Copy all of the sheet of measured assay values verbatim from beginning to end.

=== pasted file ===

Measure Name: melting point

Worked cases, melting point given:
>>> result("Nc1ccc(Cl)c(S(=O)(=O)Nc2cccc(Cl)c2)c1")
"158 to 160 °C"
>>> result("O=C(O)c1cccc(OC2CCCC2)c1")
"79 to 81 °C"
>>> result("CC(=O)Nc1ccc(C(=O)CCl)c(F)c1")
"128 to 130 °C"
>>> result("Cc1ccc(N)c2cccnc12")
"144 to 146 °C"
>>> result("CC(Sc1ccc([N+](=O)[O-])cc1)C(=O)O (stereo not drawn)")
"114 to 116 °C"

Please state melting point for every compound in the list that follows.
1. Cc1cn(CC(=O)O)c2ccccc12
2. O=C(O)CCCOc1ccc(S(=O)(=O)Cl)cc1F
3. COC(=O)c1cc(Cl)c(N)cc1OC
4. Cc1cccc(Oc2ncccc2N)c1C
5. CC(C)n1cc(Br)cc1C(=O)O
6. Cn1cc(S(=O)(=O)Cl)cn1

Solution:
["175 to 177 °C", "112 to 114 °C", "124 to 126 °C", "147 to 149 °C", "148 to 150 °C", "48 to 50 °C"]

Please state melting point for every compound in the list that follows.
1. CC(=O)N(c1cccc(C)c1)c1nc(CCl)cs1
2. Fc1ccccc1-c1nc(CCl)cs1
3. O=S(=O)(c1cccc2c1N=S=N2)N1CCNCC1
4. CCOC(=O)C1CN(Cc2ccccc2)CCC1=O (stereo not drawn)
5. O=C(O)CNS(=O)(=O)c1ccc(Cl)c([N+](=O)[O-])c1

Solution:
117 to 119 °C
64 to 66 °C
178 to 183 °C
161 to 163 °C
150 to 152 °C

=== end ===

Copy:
Measure Name: melting point

Worked cases, melting point given:
>>> result("Nc1ccc(Cl)c(S(=O)(=O)Nc2cccc(Cl)c2)c1")
"158 to 160 °C"
>>> result("O=C(O)c1cccc(OC2CCCC2)c1")
"79 to 81 °C"
>>> result("CC(=O)Nc1ccc(C(=O)CCl)c(F)c1")
"128 to 130 °C"
>>> result("Cc1ccc(N)c2cccnc12")
"144 to 146 °C"
>>> result("CC(Sc1ccc([N+](=O)[O-])cc1)C(=O)O (stereo not drawn)")
"114 to 116 °C"

Please state melting point for every compound in the list that follows.
1. Cc1cn(CC(=O)O)c2ccccc12
2. O=C(O)CCCOc1ccc(S(=O)(=O)Cl)cc1F
3. COC(=O)c1cc(Cl)c(N)cc1OC
4. Cc1cccc(Oc2ncccc2N)c1C
5. CC(C)n1cc(Br)cc1C(=O)O
6. Cn1cc(S(=O)(=O)Cl)cn1

Solution:
["175 to 177 °C", "112 to 114 °C", "124 to 126 °C", "147 to 149 °C", "148 to 150 °C", "48 to 50 °C"]

Please state melting point for every compound in the list that follows.
1. CC(=O)N(c1cccc(C)c1)c1nc(CCl)cs1
2. Fc1ccccc1-c1nc(CCl)cs1
3. O=S(=O)(c1cccc2c1N=S=N2)N1CCNCC1
4. CCOC(=O)C1CN(Cc2ccccc2)CCC1=O (stereo not drawn)
5. O=C(O)CNS(=O)(=O)c1ccc(Cl)c([N+](=O)[O-])c1

Solution:
117 to 119 °C
64 to 66 °C
178 to 183 °C
161 to 163 °C
150 to 152 °C